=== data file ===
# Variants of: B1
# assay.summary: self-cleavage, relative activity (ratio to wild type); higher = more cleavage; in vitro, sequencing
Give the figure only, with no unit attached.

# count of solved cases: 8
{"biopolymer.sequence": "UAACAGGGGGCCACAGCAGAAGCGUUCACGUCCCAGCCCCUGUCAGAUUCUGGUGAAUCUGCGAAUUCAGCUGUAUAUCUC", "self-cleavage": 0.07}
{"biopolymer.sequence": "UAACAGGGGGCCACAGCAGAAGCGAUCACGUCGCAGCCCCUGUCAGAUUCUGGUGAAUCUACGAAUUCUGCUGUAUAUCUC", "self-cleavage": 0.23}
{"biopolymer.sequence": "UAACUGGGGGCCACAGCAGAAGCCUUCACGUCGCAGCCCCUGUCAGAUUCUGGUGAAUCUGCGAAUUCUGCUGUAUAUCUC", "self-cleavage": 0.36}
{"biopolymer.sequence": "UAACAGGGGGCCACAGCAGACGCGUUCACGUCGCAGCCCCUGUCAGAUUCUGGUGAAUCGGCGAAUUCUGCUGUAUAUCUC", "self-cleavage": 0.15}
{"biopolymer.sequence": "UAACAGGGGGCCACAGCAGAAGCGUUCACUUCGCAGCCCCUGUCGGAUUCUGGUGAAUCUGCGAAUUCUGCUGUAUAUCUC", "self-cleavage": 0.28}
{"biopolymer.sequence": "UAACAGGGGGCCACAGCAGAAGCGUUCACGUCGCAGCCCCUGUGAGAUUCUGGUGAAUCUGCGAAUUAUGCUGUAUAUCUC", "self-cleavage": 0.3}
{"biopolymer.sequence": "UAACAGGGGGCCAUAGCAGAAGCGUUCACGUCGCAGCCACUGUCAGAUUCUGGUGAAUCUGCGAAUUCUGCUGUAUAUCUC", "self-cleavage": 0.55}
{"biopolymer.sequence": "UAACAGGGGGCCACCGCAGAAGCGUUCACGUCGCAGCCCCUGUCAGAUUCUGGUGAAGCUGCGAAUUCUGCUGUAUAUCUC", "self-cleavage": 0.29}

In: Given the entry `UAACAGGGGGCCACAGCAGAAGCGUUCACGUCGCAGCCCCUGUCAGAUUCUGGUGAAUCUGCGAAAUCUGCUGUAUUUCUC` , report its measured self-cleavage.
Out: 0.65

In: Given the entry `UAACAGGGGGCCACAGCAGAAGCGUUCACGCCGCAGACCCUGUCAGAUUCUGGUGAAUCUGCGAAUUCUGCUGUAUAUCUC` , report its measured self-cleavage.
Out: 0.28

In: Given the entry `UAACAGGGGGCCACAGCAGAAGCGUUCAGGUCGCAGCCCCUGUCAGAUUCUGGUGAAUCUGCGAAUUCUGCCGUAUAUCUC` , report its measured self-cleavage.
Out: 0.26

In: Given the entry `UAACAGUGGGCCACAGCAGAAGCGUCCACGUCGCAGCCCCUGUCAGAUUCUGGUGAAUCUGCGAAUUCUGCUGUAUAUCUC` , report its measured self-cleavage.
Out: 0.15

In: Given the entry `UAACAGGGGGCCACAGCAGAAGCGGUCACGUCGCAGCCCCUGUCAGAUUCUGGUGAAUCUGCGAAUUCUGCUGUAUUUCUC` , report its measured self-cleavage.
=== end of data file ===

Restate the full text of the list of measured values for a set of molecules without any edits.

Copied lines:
# Variants of: B1
# assay.summary: self-cleavage, relative activity (ratio to wild type); higher = more cleavage; in vitro, sequencing
Give the figure only, with no unit attached.

# count of solved cases: 8
{"biopolymer.sequence": "UAACAGGGGGCCACAGCAGAAGCGUUCACGUCCCAGCCCCUGUCAGAUUCUGGUGAAUCUGCGAAUUCAGCUGUAUAUCUC", "self-cleavage": 0.07}
{"biopolymer.sequence": "UAACAGGGGGCCACAGCAGAAGCGAUCACGUCGCAGCCCCUGUCAGAUUCUGGUGAAUCUACGAAUUCUGCUGUAUAUCUC", "self-cleavage": 0.23}
{"biopolymer.sequence": "UAACUGGGGGCCACAGCAGAAGCCUUCACGUCGCAGCCCCUGUCAGAUUCUGGUGAAUCUGCGAAUUCUGCUGUAUAUCUC", "self-cleavage": 0.36}
{"biopolymer.sequence": "UAACAGGGGGCCACAGCAGACGCGUUCACGUCGCAGCCCCUGUCAGAUUCUGGUGAAUCGGCGAAUUCUGCUGUAUAUCUC", "self-cleavage": 0.15}
{"biopolymer.sequence": "UAACAGGGGGCCACAGCAGAAGCGUUCACUUCGCAGCCCCUGUCGGAUUCUGGUGAAUCUGCGAAUUCUGCUGUAUAUCUC", "self-cleavage": 0.28}
{"biopolymer.sequence": "UAACAGGGGGCCACAGCAGAAGCGUUCACGUCGCAGCCCCUGUGAGAUUCUGGUGAAUCUGCGAAUUAUGCUGUAUAUCUC", "self-cleavage": 0.3}
{"biopolymer.sequence": "UAACAGGGGGCCAUAGCAGAAGCGUUCACGUCGCAGCCACUGUCAGAUUCUGGUGAAUCUGCGAAUUCUGCUGUAUAUCUC", "self-cleavage": 0.55}
{"biopolymer.sequence": "UAACAGGGGGCCACCGCAGAAGCGUUCACGUCGCAGCCCCUGUCAGAUUCUGGUGAAGCUGCGAAUUCUGCUGUAUAUCUC", "self-cleavage": 0.29}

In: Given the entry `UAACAGGGGGCCACAGCAGAAGCGUUCACGUCGCAGCCCCUGUCAGAUUCUGGUGAAUCUGCGAAAUCUGCUGUAUUUCUC` , report its measured self-cleavage.
Out: 0.65

In: Given the entry `UAACAGGGGGCCACAGCAGAAGCGUUCACGCCGCAGACCCUGUCAGAUUCUGGUGAAUCUGCGAAUUCUGCUGUAUAUCUC` , report its measured self-cleavage.
Out: 0.28

In: Given the entry `UAACAGGGGGCCACAGCAGAAGCGUUCAGGUCGCAGCCCCUGUCAGAUUCUGGUGAAUCUGCGAAUUCUGCCGUAUAUCUC` , report its measured self-cleavage.
Out: 0.26

In: Given the entry `UAACAGUGGGCCACAGCAGAAGCGUCCACGUCGCAGCCCCUGUCAGAUUCUGGUGAAUCUGCGAAUUCUGCUGUAUAUCUC` , report its measured self-cleavage.
Out: 0.15

In: Given the entry `UAACAGGGGGCCACAGCAGAAGCGGUCACGUCGCAGCCCCUGUCAGAUUCUGGUGAAUCUGCGAAUUCUGCUGUAUUUCUC` , report its measured self-cleavage.